The research group `STI Innsbruck' provided us with the Tyrolean Graph, which was used as the main dataset for the evaluation. From two feasible dataset options: one with the size of 5 GB and another of 13 GB, both containing one quad per line. Because we had limited memory available on test machine, we decided to use the 5 GB version. Due to unexpected high memory consumption of RDF4J, we had to limit the dataset even further to 160 MB, which corresponds to 1 million quads in total.
For the Tyrolean Graph we defined our own SHACL constraints, which have been constructed regarding the tourism domain and with the guidance of the Tourism Scheme domain specification from \href{https://ds.sti2.org/}{https://ds.sti2.org/}. The constructed shapes consider class type, propriety type, cardinality, value pattern and value range.
The methodology to obtain a validation report differs between the used databases. For Stardog and AllegroGraph it was only necessary to execute the client program and specify the SHACL shapes as arguments. Because RDF4J and Jena are mainly frameworks, it was necessary to implement an application in Java that validates the dataset from a provided triplestore.
Finally, the speed and usability of the SHACL implementation was evaluated. With regard to speed, the time needed to obtain a SHACL report was measured and compared. The test was performed eight times in order to obtain reliable measurements. Usability, on the other hand, was evaluated by reporting the difficulties encountered in using SHACL with a specific graph database, considering whether the provided documentation was sufficient or whether it was necessary to consult external sources.
\section{Evaluation of the project}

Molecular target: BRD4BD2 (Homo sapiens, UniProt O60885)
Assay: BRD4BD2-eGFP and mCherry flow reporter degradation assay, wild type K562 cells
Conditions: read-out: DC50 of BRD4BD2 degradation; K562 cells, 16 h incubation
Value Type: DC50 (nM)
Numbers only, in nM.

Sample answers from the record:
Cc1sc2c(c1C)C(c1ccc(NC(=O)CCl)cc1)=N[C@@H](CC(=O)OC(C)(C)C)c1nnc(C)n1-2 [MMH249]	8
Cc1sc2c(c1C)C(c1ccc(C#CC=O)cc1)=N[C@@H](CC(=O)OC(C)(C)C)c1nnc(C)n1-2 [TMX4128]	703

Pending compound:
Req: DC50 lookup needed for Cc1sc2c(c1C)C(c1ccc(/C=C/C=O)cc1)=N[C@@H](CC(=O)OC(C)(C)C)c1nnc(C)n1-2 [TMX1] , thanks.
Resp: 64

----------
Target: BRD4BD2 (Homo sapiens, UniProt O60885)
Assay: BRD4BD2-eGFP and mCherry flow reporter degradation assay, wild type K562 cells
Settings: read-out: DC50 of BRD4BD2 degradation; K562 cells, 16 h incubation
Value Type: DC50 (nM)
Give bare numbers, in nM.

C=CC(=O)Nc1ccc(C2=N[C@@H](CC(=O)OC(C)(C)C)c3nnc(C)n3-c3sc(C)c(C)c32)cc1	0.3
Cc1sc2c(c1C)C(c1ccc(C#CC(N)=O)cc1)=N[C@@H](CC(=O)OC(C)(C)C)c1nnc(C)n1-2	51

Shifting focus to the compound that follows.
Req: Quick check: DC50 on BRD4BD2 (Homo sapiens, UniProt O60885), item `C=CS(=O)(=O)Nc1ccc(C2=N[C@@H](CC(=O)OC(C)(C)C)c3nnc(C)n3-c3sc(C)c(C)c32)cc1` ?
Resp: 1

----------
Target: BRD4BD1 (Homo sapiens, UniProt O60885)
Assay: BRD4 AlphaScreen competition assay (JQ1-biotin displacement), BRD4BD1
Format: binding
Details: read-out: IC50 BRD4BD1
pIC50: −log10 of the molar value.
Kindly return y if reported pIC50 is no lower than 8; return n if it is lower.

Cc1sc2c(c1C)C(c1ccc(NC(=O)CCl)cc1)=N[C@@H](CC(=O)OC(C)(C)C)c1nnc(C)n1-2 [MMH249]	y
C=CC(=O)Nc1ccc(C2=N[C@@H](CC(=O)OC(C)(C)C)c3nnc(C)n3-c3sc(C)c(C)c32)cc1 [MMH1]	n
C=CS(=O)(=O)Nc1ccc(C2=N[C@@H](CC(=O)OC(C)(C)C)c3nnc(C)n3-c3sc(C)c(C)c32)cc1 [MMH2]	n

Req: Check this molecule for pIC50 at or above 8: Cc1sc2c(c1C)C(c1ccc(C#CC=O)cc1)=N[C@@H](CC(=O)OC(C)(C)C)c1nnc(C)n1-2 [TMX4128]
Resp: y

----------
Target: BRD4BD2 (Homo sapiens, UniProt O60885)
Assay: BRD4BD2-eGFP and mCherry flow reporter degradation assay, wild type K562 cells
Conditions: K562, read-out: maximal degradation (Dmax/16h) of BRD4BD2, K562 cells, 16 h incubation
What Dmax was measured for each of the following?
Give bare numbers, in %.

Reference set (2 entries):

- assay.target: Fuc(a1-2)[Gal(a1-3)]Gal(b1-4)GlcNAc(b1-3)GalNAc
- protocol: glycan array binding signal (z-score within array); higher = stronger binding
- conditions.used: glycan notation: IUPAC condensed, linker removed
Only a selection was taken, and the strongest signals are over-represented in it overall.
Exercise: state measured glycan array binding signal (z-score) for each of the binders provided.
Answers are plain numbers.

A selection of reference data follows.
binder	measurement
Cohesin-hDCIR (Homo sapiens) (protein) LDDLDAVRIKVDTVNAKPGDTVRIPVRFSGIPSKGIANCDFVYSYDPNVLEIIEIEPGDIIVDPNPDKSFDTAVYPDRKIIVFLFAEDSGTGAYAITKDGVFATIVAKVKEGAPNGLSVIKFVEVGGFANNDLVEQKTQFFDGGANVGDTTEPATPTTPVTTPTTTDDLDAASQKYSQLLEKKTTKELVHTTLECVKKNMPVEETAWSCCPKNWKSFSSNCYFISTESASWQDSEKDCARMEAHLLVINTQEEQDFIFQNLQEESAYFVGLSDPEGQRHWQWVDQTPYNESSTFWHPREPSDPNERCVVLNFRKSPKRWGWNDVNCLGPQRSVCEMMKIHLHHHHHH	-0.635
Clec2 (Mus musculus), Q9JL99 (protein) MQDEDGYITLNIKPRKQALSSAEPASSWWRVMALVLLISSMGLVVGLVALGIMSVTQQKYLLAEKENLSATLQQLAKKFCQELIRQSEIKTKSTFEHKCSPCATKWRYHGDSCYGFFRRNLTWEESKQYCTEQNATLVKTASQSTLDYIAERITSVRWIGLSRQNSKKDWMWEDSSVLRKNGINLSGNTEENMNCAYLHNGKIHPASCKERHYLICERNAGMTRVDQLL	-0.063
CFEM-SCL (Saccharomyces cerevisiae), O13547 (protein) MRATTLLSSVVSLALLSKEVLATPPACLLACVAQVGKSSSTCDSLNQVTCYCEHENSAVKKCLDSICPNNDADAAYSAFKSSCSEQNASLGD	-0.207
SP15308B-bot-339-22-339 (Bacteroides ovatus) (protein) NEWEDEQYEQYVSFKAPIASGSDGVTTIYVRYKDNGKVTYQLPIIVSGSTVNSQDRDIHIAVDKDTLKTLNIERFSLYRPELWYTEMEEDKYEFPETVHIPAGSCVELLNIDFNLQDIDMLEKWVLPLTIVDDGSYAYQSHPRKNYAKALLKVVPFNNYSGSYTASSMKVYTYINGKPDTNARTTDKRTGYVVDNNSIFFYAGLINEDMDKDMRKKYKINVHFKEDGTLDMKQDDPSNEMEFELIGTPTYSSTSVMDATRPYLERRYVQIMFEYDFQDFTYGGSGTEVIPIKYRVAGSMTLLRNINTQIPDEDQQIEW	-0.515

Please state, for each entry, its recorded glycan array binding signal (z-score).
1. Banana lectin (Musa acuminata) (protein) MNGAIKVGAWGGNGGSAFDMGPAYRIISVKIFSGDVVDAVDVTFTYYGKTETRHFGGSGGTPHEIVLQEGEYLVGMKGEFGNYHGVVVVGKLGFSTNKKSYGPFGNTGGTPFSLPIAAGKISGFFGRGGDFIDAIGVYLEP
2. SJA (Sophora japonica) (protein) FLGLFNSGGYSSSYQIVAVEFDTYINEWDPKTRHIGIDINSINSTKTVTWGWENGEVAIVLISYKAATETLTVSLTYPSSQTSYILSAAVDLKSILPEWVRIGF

The study was conducted by installing the databases on a single machine. The machine has an Intel Core i7-6700K @ 4.00GHz processor, 16GB PC 3200 DDR4 RAM and a Kingston A400 240GB SSD.
The criteria used to assess performance were the measurement of SHACL implementation time in seconds. Because the report output of the constraint violations differs dramatically between databases, we opted out on comparing the results. We also don't have a ground truth for violations we could compare single outputs to. The method used in the evaluation was to measure the implementation eight times on the same database under the same conditions to increase the accuracy of the results.
In addition, information was reported regarding the difficulty in implementing SHACL, the usefulness of the documentation and the quality of the SHACL report produced by the databeses. Unlike previous measurements, these are of a qualitative nature and consist of a textual description.
The criterion used to assess performance was the time measurement of generating a SHACL report. Because the structure and provided information of the generated reports differ between databases and size of the reports was around 1.8 GB, we were not able to compare them.
The method used in the evaluation was to measure the SHACL implementation eight times on the same database under the same conditions to increase the accuracy of the results.
In addition, information was reported regarding the difficulty of using SHACL, the usefulness of the documentation and the quality of the SHACL report produced by the databases. Unlike previous measurements, these are of a qualitative nature and consist of a textual description.